I am in respectful agreement with the view expressed in the cited case and am of view that on the complaint made the conviction of the petitioner cannot be substained.

(7) The counsel for the State contended that the finding of the Additional Sessions Judge that the business was a partnership business is not warranted by the evidence produced on the record. The counsel contended that during the examination of the prosecution witnesses no suggestion was made to the witnesses what it was a partnership concern and that the accused had sprung a surprise on the complainant by taking- ing the plea of the business being a partnership business at the stage of his examination under section 342 Cr. P. C. and in these circumstances the plea of the accused that the business 'Roshan Di Kulfl' is a partnership business should be rejected. The accused in his statement under section 342 Cr P.C, took a definite stand that the business: Roshan Di Kulfi was a partnership business and the business was being looked after by Kishori Lal The accused in support of his defense produced the partnership deed and examined Kishori Lal. The trial Magistrate in his judgment made no reference to the defense evidence. The Additional Sessions Judge believed the defense version and found that the business was a partnership business. The only way open to the complainant was to make an application to the trial Magistrate for invoking his jurisdiction under section 540 Cr. P. C. and examine such witnesses who would be material in proving whether the business: Roshan Di Kulfi was a partnership business or not or move the court for amending the charge. In revision I find no scope for interfering with the finding of the court below that it is a partnership business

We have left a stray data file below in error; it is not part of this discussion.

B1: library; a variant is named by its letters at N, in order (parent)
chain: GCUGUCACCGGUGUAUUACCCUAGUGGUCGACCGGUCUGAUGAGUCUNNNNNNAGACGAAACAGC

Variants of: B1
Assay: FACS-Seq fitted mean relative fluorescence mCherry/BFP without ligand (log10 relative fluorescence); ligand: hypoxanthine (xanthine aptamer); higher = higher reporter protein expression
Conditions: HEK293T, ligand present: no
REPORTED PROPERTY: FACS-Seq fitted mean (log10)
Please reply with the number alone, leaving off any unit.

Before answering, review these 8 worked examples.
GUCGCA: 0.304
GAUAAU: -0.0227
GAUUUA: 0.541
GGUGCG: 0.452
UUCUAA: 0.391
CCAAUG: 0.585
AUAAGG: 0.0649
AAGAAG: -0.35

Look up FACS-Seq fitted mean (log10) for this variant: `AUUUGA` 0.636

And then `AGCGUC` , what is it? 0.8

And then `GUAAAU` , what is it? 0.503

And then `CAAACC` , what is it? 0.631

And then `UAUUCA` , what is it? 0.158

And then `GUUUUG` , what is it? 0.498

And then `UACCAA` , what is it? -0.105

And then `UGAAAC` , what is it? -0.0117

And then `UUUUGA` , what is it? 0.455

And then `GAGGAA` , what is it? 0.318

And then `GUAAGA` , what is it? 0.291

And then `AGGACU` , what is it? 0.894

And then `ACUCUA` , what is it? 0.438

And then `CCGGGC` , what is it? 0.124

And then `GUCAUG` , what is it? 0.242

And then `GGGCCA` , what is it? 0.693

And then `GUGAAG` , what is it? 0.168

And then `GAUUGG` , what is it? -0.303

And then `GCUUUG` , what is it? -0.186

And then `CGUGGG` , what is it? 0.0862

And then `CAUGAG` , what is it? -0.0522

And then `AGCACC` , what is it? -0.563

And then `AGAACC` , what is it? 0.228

(8) Shri Sethi contended that in the interest of justice the Court may allow the complainant to produce evidence to prove that the business : Roshan Di Kulfi is not a partnership business. I find no reason to invoke the powers under section 428 Cr, P. C. for taking the additional evidence.

(9) In this view of the matter, I allow the petition and quash the conviction of the petitioner, Roshan Lal.